Cannabidiol, or CBD, is another key cannabinoid name to know, as it is relatively non-psychoactive. Growers have more recently focused in on CBD, which seems to battle pain, gut issues and more, according to Alison Ettel, founder and CEO of TreatWell, a lab-tested cannabis-products company for humans and pets. “There are new innovative products in a wider variety with many non-psychoactive options for those looking for medicine without it,” she says. “The outdated stigma of ‘harmful' marijuana is being replaced by legitimate research, supportive laws, and an influx of patients eager to try cannabis as medication.”
So, with that in mind, stock up on fruit—because munchies will still happen—and experiment with ways that one of, if not the, safest options in Mother Nature’s medicine cabinet can help. Better dispensaries and cannabis shops will list the specific content of any given strain, so use this as a guide and ask questions to your “bud-tender.”
Andrea Brooks, CEO and founder of Sava, an online cannabis-infused products marketplace, turned to a CBD tincture after an injury from which doctors told her she’d never fully recover. “I was in extreme pain, and the opioids they gave me were masking [the pain], but not healing my body. It just felt like Band-Aids,” she says. “Meanwhile, I’m in my mid-30s and lying on the floor not being able to function. Once some of the fog and surreal-ness lifted, I started exploring alternatives.” CBD gave her a boost onto the healing path. Harlequin is a well-known CBD strain that you can try in topical form.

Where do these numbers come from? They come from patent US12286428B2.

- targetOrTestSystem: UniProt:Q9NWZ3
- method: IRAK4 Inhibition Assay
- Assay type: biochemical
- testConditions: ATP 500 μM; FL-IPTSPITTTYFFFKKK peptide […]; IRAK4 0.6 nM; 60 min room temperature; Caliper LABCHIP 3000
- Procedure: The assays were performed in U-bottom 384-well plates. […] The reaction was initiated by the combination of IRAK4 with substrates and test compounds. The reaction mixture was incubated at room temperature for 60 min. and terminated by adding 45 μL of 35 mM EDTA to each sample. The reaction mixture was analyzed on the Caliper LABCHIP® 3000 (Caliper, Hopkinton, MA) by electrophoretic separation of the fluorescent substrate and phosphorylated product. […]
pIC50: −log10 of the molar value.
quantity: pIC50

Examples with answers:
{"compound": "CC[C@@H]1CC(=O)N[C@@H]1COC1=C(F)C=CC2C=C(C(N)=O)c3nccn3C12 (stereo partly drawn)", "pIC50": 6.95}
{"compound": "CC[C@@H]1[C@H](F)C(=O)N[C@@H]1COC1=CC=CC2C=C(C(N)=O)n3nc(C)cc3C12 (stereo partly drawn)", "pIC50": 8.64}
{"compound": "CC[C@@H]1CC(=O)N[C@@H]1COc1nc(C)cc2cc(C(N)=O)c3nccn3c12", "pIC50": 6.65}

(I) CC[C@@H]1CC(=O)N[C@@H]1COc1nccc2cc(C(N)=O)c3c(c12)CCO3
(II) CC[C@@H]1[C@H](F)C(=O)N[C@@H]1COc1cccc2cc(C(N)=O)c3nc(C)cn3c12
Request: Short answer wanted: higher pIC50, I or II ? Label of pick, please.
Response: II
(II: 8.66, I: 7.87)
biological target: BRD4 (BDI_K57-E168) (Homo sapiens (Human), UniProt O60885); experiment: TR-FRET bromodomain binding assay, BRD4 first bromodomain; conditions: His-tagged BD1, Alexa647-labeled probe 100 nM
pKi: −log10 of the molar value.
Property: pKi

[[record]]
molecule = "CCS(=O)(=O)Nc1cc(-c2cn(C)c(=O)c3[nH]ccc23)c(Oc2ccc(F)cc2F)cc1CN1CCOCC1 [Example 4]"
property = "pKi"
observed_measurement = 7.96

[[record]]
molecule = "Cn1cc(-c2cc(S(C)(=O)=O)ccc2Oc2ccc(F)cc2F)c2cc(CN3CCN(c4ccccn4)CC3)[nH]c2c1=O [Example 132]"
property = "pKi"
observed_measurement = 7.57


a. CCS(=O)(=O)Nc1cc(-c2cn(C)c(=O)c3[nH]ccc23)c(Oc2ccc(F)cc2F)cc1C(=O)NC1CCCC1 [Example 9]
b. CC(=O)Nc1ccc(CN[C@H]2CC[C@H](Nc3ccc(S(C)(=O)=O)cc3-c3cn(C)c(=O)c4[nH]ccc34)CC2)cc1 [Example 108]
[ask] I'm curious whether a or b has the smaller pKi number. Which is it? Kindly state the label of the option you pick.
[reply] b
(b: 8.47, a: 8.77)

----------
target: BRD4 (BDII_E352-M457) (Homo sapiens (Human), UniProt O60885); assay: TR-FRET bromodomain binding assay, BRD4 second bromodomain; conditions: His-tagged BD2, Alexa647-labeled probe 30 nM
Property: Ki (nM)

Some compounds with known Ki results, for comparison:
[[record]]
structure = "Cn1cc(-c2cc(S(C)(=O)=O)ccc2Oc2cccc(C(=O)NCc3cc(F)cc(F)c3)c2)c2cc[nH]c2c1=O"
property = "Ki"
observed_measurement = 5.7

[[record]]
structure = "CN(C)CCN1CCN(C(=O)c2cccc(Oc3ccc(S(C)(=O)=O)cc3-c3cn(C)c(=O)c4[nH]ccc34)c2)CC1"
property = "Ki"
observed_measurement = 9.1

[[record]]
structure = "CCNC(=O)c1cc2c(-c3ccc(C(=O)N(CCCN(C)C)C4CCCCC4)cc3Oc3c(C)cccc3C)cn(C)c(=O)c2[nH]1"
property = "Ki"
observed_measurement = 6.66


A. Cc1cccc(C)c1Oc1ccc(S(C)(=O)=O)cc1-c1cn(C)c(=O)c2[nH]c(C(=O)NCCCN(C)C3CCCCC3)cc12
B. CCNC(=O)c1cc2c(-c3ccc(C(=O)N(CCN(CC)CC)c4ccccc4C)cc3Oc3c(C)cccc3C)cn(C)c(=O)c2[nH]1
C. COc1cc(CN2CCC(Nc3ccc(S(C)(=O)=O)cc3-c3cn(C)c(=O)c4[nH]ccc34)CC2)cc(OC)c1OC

According to Ettel, THCA, or tetrahydrocannabinolic acid, is a non-psychoactive compound found in the raw cannabis plant. “It is the precursor to THC; however, it has been shown to have very different properties. It has been proven to be a powerful anti-inflammatory, pain reliever, neuroprotectant and antispasmodic,” she says. She recommends it for nerve-related pain such as fibromyalgia, sciatica and nerve damage related to injuries. “The very high anti-inflammatory properties can help calm inflammation throughout the body by ingestion or it can be used topically for localized pain and injuries,” she advises.
From what I’m told and have seen in action, cramps are horrible, terrible no-good things that little truly helps. Foria’s suppositories, which resemble tampons, go where the action is and work to ease the symptoms quickly and for hours, according to Regina Clemente, director of campaigns for Brave New Films who’s used Foria suppositories to great effect. “Sure, some of the usual suspects help, but the suppositories blow everything else away for long-lasting relief,” she says.
Girl Scout Cookies is a hot hybrid strain in the herb world. Its strain attributes are all about relaxing you without melting you into your couch. It produces a happy-yet-relaxed state that doesn’t tip over into sedation. You’ll be content watching a movie or hanging out with friends.
Test the Waters:
If there’s a famous name in cannabis culture, it’s Northern Lights. A pure indica, this strain will go far in helping you turn out your own lights. Try it at the end of a long day to calm mind and body and drift off into blissful sleep.
One of the classic cannabis strains, Trainwreck is a high-THC, sativa-dominant hybrid that, for the uninitiated, can hit like a train—only the name of that train is happiness, euphoria and creativity. Just remember those possible paranoia issues and don’t overdo it if you’re new to cannabis.
Unlike the Seth Rogen-James Franco movie, a little Pineapple Express will not lead to a life-threatening battle with drug dealers. Instead, it will help boost your mood without cranking your energy level up too high, making it suitable for day or night. The science is still new, so experiment with your own reactions to cannabis for your particular mood challenges before going all in.
Someday, people will speak of Blue Dream the way they speak of Trainwreck, Northern Lights and other legendary strains. For now, a little of it will help lift your mood while also gently knocking those migraine symptoms back. Try it as a probiotic chocolate, which will also help balance the bacteria in your digestive system.